There are key differences between meat stock and meat broth, although many use these terms interchangeably. Culinary professionals differentiate between the two. It is important to know the proper terminology so that you will interpret cookbook recipes correctly and get the best results from your cooking.
- Stock is made by simmering bones, with or without meat, in water. Vegetables or other flavorings may or may not be included. Stock may be used in place of oils or fat for sauteing.(1)
- Broth is meat without bones simmered in water. Many of the canned and boxed chicken broth products are made without bones and are properly labeled as broth. Broth, because it is not made with bones, lacks the mineral content of stock and is not as nutritious (1).
- Bone broth is a very different type of broth because of its nutritious value. The term ‘bone broth’ is largely a health foodie term that has become more popular with the Paleo and Primal crowds and has always been popular in many Jewish and Italian homes. Bone broth can mean bones simmered in water alone, with or without meat, and with or without vegetables. Recently we are seeing commercial boxes containers labeled bone broth. The goal of bone broth is maximum nutrition, extracting as many of the nutrients from bones as possible. Stocks and broths are usually cooked for less time, while bone broths may be cooked for up to several days. Clarity is less important than pulling all of the gelatin, minerals, and other nutrients possible out of the bones. Bone broths are frequently opaque or creamy in appearance because of the additional nutrients extracted from the bones during cooking.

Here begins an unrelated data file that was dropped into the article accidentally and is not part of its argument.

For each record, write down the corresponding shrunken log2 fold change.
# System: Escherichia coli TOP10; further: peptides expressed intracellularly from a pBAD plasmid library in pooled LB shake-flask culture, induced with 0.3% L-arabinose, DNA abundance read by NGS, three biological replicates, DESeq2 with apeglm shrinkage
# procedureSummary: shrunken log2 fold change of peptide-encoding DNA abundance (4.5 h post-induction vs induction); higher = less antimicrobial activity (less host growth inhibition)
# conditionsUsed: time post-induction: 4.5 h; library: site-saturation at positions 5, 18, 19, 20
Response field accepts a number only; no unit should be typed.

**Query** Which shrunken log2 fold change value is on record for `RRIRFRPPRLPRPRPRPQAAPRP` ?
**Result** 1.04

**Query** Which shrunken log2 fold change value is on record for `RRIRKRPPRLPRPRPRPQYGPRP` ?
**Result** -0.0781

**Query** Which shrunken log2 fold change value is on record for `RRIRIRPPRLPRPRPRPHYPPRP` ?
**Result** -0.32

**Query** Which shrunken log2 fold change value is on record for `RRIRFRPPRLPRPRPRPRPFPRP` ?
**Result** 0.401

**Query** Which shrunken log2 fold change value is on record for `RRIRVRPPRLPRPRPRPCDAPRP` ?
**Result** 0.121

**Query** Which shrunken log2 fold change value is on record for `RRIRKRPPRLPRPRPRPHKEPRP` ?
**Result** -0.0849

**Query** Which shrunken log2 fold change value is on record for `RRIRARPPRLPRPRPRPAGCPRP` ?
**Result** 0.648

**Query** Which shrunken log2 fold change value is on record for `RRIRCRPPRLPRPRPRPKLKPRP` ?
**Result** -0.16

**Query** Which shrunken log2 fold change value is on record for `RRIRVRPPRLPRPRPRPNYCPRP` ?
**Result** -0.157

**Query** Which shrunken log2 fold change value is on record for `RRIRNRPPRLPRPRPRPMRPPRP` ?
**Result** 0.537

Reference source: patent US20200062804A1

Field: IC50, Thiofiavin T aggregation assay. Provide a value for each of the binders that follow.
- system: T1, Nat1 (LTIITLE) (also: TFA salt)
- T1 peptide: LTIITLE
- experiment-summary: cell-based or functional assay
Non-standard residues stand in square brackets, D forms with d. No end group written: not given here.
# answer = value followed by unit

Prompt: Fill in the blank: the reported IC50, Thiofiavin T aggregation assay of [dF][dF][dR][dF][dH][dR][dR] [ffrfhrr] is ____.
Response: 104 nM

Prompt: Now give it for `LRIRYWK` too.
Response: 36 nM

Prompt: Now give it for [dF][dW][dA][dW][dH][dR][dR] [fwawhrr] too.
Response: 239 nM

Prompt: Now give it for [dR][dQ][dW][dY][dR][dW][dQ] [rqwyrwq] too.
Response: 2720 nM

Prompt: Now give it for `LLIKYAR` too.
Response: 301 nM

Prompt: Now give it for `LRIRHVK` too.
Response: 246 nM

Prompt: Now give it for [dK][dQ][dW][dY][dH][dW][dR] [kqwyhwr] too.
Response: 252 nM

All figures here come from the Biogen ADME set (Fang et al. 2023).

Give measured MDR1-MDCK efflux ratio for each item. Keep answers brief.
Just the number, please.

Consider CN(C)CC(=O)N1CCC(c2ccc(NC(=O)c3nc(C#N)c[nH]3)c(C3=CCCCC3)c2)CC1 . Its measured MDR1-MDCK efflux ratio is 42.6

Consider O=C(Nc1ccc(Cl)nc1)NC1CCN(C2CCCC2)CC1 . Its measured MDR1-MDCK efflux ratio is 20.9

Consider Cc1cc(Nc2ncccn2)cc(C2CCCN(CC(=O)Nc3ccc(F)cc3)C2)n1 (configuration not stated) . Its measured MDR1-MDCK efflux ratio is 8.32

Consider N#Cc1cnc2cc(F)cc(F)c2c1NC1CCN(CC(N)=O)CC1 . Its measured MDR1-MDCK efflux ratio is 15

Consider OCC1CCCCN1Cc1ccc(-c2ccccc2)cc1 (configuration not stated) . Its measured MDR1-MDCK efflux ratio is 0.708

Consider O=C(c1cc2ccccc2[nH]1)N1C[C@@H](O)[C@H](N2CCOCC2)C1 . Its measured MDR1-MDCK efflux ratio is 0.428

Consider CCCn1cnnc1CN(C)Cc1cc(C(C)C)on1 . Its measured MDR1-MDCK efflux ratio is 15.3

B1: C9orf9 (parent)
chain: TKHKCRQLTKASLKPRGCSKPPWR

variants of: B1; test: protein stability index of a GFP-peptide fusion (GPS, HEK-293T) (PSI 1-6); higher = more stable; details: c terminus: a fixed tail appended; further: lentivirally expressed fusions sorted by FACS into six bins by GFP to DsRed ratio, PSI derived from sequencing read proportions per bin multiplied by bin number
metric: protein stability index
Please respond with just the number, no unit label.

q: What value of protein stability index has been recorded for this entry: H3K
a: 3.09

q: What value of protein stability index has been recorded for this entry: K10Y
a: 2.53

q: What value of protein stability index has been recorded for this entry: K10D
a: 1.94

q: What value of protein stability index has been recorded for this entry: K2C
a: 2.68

That said, I have found that good bone broth is almost always a good fit for any recipe that calls for broth; the exception is pan sauces. Except for pan sauces, bone broth may be used in any recipe that calls for stock or broth, though the final appearance of the dish may vary due to bone broth’s opaque appearance. I think it’s beautiful. Bone broth is generally the most nutrient-dense of the three, given its content of gelatin, collagen, bone marrow, vitamins from any vegetables simmered with the bones, and finally the minerals extracted from the bones during the lengthy cooking process. It can be speckled and beautiful in a way that the boxed color water labeled broth never, ever is – no bones about it.
(1)The Professional Chef (9th ed.). (2011). Hoboken, N.J.: John Wiley & Sons.